Lizard’s evolution keeps ancestors close

UC DAVIS / DUKE (US) — A devastating 2004 hurricane that wiped out a Caribbean lizard population offered an unprecedented opportunity to put an evolutionary theory known as the “founder effect” to the test.

The founder effect describes the loss of genetic variation that occurs when a new population is established by a very small number of individuals from a larger population. The extent to which it contributes to evolution has been up for debate since the early 1940s, when German evolutionary biologist Ernst Mayr first outlined it.

Some scientists argue that the founder effect is pivotally important in how a species evolves, but others say it is a bit player on the evolutionary stage, quickly overwhelmed by the forces of natural selection.


In a new paper published in Science Express, scientists from the University of California, Davis; Duke University, and Harvard University suggest that both sides are right.

Complicating the debate has been the dearth of data from nature: Founder events are rarely observed.

“Founder effects are very hard to study,” says Thomas Schoener, a professor of evolution and ecology at UC Davis and a co-author of the study. “One must be in exactly the right place at the right time to observe the founder event—and then fortunate enough to be able to follow a population through time.”

That opportunity presented itself in September 2004, when Hurricane Frances submerged several small, low-lying islands near Great Abaco, Bahamas. Before the hurricane, the islands supported populations of a Caribbean lizard, the brown anole, Anolis sagrei. After the hurricane, seven of the islands were thoroughly searched but none of the lizards were found.

In May 2005, researchers randomly selected one male and one female brown anole from lizards collected on a nearby larger island to found new anole populations on the seven small islands. During the next four years, the researchers repeatedly sampled lizards from the source island, from the seven experimental founder islands, and from 12 nearby islands that served as a control.

All the lizard populations adapted to their environment, yet retained characteristics from their founders. For instance, lizard limb length correlates with the average diameter of vegetation on an island. Because the founder islands had smaller vegetation than the source island, the length of lizard limbs decreased, as expected, due to natural selection.

But islands containing lizards with the largest limbs at the beginning of the study still had the lizards with the longest limbs at the end of the study. “Natural selection drives them all down, while the founder effect keeps the order the same,” Schoener says. “So they’re both right, in a sense.”

If natural selection had overpowered the founder effect, lizards’ limbs would have converged at the same length, regardless of how long-legged the founders were. Instead, limb length decreased roughly in parallel, signifying the persistence of the founder effect.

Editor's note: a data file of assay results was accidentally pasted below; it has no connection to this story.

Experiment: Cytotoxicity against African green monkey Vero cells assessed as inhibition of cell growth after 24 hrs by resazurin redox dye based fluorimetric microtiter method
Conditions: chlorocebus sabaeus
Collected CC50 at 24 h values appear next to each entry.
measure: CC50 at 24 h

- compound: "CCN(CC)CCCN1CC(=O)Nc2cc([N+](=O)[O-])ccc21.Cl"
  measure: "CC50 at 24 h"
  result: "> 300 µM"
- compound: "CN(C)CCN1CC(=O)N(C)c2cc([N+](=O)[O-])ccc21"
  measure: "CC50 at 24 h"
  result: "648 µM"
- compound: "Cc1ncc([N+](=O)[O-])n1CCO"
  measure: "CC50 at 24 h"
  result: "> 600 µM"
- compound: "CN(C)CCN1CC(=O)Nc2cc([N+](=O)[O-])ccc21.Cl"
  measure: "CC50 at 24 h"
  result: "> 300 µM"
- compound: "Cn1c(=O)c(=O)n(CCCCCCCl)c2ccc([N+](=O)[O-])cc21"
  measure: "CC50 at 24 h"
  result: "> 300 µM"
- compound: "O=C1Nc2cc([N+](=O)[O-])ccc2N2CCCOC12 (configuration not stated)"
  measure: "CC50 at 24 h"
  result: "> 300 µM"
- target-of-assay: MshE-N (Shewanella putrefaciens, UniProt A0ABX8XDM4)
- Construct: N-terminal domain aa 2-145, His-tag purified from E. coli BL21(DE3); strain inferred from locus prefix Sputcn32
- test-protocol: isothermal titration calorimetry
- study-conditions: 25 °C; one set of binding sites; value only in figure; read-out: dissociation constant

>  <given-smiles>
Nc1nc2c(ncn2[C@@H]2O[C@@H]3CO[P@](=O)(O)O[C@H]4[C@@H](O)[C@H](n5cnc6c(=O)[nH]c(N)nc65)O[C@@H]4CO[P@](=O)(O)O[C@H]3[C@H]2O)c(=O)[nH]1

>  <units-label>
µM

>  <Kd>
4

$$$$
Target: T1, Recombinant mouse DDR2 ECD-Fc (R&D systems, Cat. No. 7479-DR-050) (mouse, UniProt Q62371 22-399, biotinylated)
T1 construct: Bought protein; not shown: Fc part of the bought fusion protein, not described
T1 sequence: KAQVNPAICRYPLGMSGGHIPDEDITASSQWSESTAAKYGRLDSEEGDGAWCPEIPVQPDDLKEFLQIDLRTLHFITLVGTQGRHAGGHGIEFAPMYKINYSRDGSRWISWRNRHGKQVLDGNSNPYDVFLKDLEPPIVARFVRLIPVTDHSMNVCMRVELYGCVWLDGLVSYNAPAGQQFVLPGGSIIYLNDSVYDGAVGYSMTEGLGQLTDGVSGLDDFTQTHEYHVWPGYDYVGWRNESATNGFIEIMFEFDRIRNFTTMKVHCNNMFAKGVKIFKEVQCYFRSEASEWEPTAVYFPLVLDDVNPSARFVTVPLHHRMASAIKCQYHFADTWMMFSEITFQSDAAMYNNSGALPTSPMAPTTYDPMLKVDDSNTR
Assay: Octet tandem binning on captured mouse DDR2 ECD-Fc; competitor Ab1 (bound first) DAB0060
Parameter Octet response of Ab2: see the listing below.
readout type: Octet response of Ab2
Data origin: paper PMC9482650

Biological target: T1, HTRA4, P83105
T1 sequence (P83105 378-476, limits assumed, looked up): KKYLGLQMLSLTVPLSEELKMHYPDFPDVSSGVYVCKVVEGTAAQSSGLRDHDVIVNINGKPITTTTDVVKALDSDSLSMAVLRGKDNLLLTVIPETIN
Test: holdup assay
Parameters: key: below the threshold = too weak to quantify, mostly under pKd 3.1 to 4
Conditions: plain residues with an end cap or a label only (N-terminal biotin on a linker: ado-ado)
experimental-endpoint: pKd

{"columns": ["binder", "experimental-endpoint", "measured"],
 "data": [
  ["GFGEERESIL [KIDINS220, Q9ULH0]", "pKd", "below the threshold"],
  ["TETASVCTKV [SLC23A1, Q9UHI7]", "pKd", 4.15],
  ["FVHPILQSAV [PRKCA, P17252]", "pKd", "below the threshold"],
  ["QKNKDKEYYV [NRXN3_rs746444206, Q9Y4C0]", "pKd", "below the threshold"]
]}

“Our study is an entirely unique approach to a question of longstanding importance for evolutionary biology regarding the founder effect: Will it persist in the face of the strong selection that would often exist in the colonized environment?” asks Schoener.

“The answer we found is that founder effects can leave a persistent signal as generations replace one another over time, even as populations adapt to new conditions. Our study of these fundamental evolutionary principles affects our general understanding of how the biological world works.”

The study was funded by the National Science Foundation.

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chat4 Comments


  1. Roy Niles

    Why would you expect the limbs to get shorter if they worked fairly well as they were, and that evolution, even if by adaptive mutation, would occur in a short period of years instead of in a least a decade or more.
    These are multi celled and versatile creatures, not bacteria. Also, the pre-adaptive functions of any population are developed over time, and if you start over with only two individuals, the largest reservoir of optional building blocks is just not there.

  2. Rob N

    I agree with Roy. I don’t know what the life cycle of the anole lizards is, but I wouldn’t end the experiment until at least 50 generations have gone by (or limb length, etc. has stabilized). Maybe limb length can only change by some % each generation, regardless of how big the founders are. Also, having 3 or 4 founder pairs per island would be interesting, and probably beneficial in avoiding in-breeding problems. Admittedly, results are easier to interpret with just one founding pair.

    On the plus side, whoever’s studying lizards on the beaches of isolated Caribbean islands has got to be loving their job.

  3. Kk

    I agree with both of them how can you get shorter limbs if They are long too start with. Plus the evolutionary process. The hurricane cause that much damage how can the process be excluded in which limb is longer or shorter. This is because you start with 2 brown lizards and they produce the offspring so the biologist come back and study the results on how they are developing.

    It’s just how 2 brown lizards are study for the evolutionary nation of the hurricane and different islands.
    Studying the lizards is what the biologist are paid to do. Evolution is common to natural selection .
    Limbs can’t change I don’t think. Limbs stay one way forever.

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